Hallam's talent for spying on people reveals his darkest fears-and his most peculiar desires. Driven to expose the true cause of his mother's death, he instead finds himself searching the rooftops of the city for love.
Otto and Ana are kids when they meet each other. Their names are palindromes. They meet by chance, people are related by chance. A story of circular lives, with circular names, and a ... See full summary »
Max is on his way to Tokyo. He lives in Paris and likes to flirt but has decided to get married. By chance, he seems to have seen Lisa, his greatest love, in a cafe. Max forgets everything,... See full summary »
A retired legal counselor writes a novel hoping to find closure for one of his past unresolved homicide cases and for his unreciprocated love with his superior - both of which still haunt him decades later.
Fledgling writer Briony Tallis, as a 13-year-old, irrevocably changes the course of several lives when she accuses her older sister's lover of a crime he did not commit. Based on the British romance novel by Ian McEwan.
The seventeen year-old Hallam Foe is a weird teenager that misses his mother, who committed suicide by drowning in a lake near their house in Edinburgh after an overdose of sleeping pills. Hallam spends his spare time peeping at the locals and blames his stepmother Verity Foe, accusing her of killing his mother. After a discussion with his father Julius Foe, Hallam sneaks out from his house and travels to Edinburgh, where he sees Kate Breck and becomes obsessed with her because of her resemblance to his mother. Kate hires Hallam to work in the kitchen of the hotel where she works and they have a strange romance, while Hallam reaches his maturity in the hardest way. Written by
Claudio Carvalho, Rio de Janeiro, Brazil
Although much of Hallam Foe is filmed in central Edinburgh, the film avoids showing Edinburgh Castle, which is visible from many of the real life locations. See more »
Hallam works in the Balmoral Hotel at the East end of Princes Street, yet all shots of the staff entrance to the hotel are clearly the Caledonian Hotel at the West end of the Street. See more »
You're dead. You're fucking dead! I'll get my brother on to you.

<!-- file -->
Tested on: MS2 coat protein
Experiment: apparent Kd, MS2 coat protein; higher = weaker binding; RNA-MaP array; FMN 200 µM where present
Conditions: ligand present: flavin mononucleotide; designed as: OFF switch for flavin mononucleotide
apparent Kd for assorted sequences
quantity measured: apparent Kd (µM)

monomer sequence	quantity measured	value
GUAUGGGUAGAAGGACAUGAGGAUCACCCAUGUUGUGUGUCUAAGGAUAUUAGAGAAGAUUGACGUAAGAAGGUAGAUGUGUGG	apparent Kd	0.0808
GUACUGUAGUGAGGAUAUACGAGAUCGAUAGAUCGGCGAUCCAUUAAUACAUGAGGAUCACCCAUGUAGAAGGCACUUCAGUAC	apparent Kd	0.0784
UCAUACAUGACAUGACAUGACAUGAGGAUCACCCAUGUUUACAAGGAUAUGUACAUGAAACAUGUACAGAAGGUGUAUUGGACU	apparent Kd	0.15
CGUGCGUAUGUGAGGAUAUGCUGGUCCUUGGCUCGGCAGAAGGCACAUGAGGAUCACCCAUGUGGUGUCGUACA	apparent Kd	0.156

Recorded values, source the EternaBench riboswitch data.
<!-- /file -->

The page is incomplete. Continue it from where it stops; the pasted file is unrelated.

Jen, come back, wait!
If that was a joke, it wasn't a bit fucking funny. And I'd look out for her brother, he's fucking mental.
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Mister Foe is another "indie coming of age dramedy" with a hip indie soundtrack about a charismatic teen with psychological problems. Hallam is a film about a boy who misses his dead mother and ends up striking up a relationship with a women who looks like her. Normally films handle the Oedipus complex a little tactfully but Mister Foe goes right for it and pulls no punches. Even after they set it up they go to the well once too often. Each character has a broadly drawn idea of their personality but we never get a sense of who they are. The fact that both of them have such emotional baggage is what is supposed to make it interesting, but they have that baggage because the film says they do. The baggage exists to create the characters and not that characters exist because of the baggage. At the end the character development seems to serve the plot more the the characters themselves. The best parts of this film is the voyeurism angle and even that seems to get lost in the shuffle and even downplayed to other aspects like a weak and unnecessary family drama in addition to a murder mystery that it seems even David Mackenzie tries to downplay and holds off as long as he can. Jamie Bell does give a great performance as Hallam playing a somber yet energetic teenager even if he doesn't have much to work with. David Mackenzie also does a great job of framing the film with some beautiful backdrops and backgrounds. It seems his weakest aspect is filming characters as his character moments are flat and uninteresting with the backgrounds being what gives it flare. Mister Foe is a character study of caricatures. It is fun and odd but at the same time shallow.
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